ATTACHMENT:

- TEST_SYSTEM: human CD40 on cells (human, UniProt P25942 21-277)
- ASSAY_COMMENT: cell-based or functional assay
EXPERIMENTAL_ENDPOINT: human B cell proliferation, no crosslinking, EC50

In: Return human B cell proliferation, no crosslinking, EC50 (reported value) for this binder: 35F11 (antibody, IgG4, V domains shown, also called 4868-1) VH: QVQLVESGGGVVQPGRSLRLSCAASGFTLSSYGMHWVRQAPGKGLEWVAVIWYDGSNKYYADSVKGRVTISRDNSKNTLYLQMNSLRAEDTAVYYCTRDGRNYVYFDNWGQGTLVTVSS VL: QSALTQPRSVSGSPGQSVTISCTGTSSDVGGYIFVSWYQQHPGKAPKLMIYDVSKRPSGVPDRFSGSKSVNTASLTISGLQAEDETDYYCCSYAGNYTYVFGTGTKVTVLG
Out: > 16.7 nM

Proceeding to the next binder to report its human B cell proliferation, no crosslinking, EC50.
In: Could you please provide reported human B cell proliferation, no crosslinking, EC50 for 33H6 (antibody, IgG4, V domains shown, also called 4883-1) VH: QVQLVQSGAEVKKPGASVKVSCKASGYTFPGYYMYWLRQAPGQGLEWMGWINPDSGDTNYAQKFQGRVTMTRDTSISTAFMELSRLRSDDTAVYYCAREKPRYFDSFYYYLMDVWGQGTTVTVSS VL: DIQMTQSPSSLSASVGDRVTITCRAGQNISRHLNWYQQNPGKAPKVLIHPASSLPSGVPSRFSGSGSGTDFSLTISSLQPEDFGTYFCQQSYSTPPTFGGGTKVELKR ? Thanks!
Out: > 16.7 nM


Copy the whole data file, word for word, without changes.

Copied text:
- TEST_SYSTEM: human CD40 on cells (human, UniProt P25942 21-277)
- ASSAY_COMMENT: cell-based or functional assay
EXPERIMENTAL_ENDPOINT: human B cell proliferation, no crosslinking, EC50

In: Return human B cell proliferation, no crosslinking, EC50 (reported value) for this binder: 35F11 (antibody, IgG4, V domains shown, also called 4868-1) VH: QVQLVESGGGVVQPGRSLRLSCAASGFTLSSYGMHWVRQAPGKGLEWVAVIWYDGSNKYYADSVKGRVTISRDNSKNTLYLQMNSLRAEDTAVYYCTRDGRNYVYFDNWGQGTLVTVSS VL: QSALTQPRSVSGSPGQSVTISCTGTSSDVGGYIFVSWYQQHPGKAPKLMIYDVSKRPSGVPDRFSGSKSVNTASLTISGLQAEDETDYYCCSYAGNYTYVFGTGTKVTVLG
Out: > 16.7 nM

Proceeding to the next binder to report its human B cell proliferation, no crosslinking, EC50.
In: Could you please provide reported human B cell proliferation, no crosslinking, EC50 for 33H6 (antibody, IgG4, V domains shown, also called 4883-1) VH: QVQLVQSGAEVKKPGASVKVSCKASGYTFPGYYMYWLRQAPGQGLEWMGWINPDSGDTNYAQKFQGRVTMTRDTSISTAFMELSRLRSDDTAVYYCAREKPRYFDSFYYYLMDVWGQGTTVTVSS VL: DIQMTQSPSSLSASVGDRVTITCRAGQNISRHLNWYQQNPGKAPKVLIHPASSLPSGVPSRFSGSGSGTDFSLTISSLQPEDFGTYFCQQSYSTPPTFGGGTKVELKR ? Thanks!
Out: > 16.7 nM